One student we followed, Nicholas—who headed off to Northwestern University—explained, “I took IB, and part of IB was the college stuff. It has good recognition—growing recognition at colleges, and I think that is a way to differentiate myself.” Ask students, and time and again they’ll use this magic word: differentiate. There are other coded words. Ryan—who ended up at Princeton University—stated that he had an “edge” by being both a scholar/athlete and scholar/musician. He candidly informed us how he arranged the display of his breadth: “I ended up doing this for a lot of my essays, playing to my strengths, talking about physics and music.” Breadth is a crucial token to have in a college application, and many students simply throw as much as they can into their dossiers. Samantha, who gained admission to Harvard University, told us, “I always thought I was pretty strong because I have one of the highest GPAs, and I have done a lot more school activities than anyone else, and I have always played sports.” To get into Tufts University, Stephanie maximized her breadth by focusing on her international credentials as a volunteer in Bogotá over the summer before her junior year.

These students exhibit admirable savvy, but it’s evident that all of this focus, all of this packaging of “strengths,” is driven by a force far larger, even, than where they want to go to college. The application process, in the eyes of students and families, is a battleground where advantage is won or lost. And the bad news is that students do not enter that battleground evenly.

There were some lower-income students of color who attended the high schools we studied. But unlike the affluent students, these students had not been groomed for college since birth; in fact, many of them did not consider four-year college an option until they were propelled into elite private high schools through an organization that places academically talented students into such institutions. This group of students did not know the “rules” and had not, up until this point, cultivated the distinctive dossiers that might set them apart in the admissions process.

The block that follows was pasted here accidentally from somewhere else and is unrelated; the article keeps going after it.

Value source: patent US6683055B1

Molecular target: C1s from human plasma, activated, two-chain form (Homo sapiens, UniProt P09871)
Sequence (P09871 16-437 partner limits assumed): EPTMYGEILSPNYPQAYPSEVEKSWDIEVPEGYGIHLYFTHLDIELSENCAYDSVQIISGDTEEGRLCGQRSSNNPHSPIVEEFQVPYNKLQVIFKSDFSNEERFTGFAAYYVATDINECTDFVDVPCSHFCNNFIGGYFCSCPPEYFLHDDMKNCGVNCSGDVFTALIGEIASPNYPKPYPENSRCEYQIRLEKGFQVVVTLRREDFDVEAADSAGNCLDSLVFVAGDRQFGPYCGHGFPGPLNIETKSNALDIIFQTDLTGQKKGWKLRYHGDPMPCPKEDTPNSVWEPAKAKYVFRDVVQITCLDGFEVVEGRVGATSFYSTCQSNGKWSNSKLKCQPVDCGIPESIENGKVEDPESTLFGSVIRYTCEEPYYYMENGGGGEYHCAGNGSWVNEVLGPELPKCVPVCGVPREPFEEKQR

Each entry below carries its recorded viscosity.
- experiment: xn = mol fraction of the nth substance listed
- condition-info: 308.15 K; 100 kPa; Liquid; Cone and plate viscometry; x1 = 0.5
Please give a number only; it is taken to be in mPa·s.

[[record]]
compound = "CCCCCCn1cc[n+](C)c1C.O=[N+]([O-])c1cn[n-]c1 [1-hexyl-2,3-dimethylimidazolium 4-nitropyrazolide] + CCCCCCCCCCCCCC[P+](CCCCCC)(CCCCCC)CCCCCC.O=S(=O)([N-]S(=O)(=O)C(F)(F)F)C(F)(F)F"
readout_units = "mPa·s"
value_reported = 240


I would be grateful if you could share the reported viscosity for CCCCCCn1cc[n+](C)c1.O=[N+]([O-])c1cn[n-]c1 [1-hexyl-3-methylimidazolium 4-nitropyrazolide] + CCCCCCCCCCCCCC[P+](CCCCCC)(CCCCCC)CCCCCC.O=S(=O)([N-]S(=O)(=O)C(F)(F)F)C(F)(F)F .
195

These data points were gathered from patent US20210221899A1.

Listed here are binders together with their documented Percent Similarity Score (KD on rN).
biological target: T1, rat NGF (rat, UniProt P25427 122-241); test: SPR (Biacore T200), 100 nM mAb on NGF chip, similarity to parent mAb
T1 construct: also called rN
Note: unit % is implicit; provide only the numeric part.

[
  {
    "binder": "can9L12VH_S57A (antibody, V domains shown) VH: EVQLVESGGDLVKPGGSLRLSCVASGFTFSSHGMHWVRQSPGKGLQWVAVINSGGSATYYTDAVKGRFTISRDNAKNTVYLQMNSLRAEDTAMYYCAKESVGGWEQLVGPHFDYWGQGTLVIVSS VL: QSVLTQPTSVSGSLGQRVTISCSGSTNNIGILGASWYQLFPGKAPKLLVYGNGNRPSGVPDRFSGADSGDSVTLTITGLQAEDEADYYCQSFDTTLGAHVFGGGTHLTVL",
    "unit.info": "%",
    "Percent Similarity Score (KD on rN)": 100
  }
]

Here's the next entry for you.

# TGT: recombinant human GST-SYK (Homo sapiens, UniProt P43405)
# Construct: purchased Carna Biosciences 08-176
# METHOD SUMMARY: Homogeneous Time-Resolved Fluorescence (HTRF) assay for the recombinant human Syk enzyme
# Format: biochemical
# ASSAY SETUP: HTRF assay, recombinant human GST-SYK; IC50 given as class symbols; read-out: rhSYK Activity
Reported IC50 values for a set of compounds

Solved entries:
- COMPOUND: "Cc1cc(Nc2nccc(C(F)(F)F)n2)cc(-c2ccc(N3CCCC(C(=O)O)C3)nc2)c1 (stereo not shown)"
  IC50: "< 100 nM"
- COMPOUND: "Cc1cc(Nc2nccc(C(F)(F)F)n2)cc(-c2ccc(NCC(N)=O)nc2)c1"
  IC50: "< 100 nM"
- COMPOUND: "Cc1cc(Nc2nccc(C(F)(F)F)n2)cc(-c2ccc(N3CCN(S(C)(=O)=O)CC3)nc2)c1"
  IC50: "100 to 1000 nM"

Lucky for them, they were now at a school that explicitly articulated the rules of college admission and offered the coursework and experiences needed to help them be competitive candidates. Along with admissions counselors with small caseloads, these benefits let them make up some ground. But think of all of their peers—all the smart, talented students—that do not have the fortune of finding their way to a top-tier high school. They are at a serious disadvantage, and all the more so as top secondary schools become better at packaging students for college admissions—as the competition stiffens.

High schools, in many instances, are class factories, propelling some into the upper middle class while moving others closer to a life of low-wage work. It’s clear that where one goes to high school increasingly matters in the college-admissions game. Unlike the traditional Horatio Alger myth, where everyone who works hard is seen to have access to the American dream, climbing the class structure is now a very specialized skill, one in many ways colonized by exclusive public and private secondary and postsecondary institutions.

We don’t deny how hard these students and parents work, but there is something profoundly undemocratic going on in a nation that prizes upward mobility through merit. That class is central to highly competitive college access at a moment in history when where one goes to college is more and more important with regard to future possibilities is cause for concern for all of us. Class warfare is alive and well, and the battles are being waged in classrooms, playgrounds, and neighborhoods.

Author Bios: Lois Weis is a professor of the sociology of education at the University at Buffalo. Kristin Cipollone is a lecturer at Buffalo State College and a postdoctoral associate in the Graduate School of Education at the University at Buffalo. Heather Jenkins is director of academic programs and high-school prep at Buffalo Prep. Together they are authors of Class Warfare: Class, Race, and College Admissions in Top-Tier Secondary Schools (University of Chicago Press).